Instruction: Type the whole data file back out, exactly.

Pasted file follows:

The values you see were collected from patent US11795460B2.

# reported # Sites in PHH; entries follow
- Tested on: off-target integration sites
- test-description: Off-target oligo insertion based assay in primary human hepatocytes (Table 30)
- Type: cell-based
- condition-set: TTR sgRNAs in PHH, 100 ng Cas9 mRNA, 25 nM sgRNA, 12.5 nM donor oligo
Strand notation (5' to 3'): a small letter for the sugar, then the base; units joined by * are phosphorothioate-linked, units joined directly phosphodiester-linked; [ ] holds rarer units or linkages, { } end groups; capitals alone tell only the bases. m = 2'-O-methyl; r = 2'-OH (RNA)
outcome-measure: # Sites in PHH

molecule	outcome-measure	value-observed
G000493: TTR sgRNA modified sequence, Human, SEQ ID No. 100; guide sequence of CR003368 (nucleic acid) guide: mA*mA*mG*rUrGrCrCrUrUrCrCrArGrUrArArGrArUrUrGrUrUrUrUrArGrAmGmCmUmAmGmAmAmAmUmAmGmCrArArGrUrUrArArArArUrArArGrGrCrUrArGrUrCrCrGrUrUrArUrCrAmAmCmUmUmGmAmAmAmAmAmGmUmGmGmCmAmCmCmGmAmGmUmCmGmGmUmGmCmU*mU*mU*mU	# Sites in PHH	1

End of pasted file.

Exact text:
The values you see were collected from patent US11795460B2.

# reported # Sites in PHH; entries follow
- Tested on: off-target integration sites
- test-description: Off-target oligo insertion based assay in primary human hepatocytes (Table 30)
- Type: cell-based
- condition-set: TTR sgRNAs in PHH, 100 ng Cas9 mRNA, 25 nM sgRNA, 12.5 nM donor oligo
Strand notation (5' to 3'): a small letter for the sugar, then the base; units joined by * are phosphorothioate-linked, units joined directly phosphodiester-linked; [ ] holds rarer units or linkages, { } end groups; capitals alone tell only the bases. m = 2'-O-methyl; r = 2'-OH (RNA)
outcome-measure: # Sites in PHH

molecule	outcome-measure	value-observed
G000493: TTR sgRNA modified sequence, Human, SEQ ID No. 100; guide sequence of CR003368 (nucleic acid) guide: mA*mA*mG*rUrGrCrCrUrUrCrCrArGrUrArArGrArUrUrGrUrUrUrUrArGrAmGmCmUmAmGmAmAmAmUmAmGmCrArArGrUrUrArArArArUrArArGrGrCrUrArGrUrCrCrGrUrUrArUrCrAmAmCmUmUmGmAmAmAmAmAmGmUmGmGmCmAmCmCmGmAmGmUmCmGmGmUmGmCmU*mU*mU*mU	# Sites in PHH	1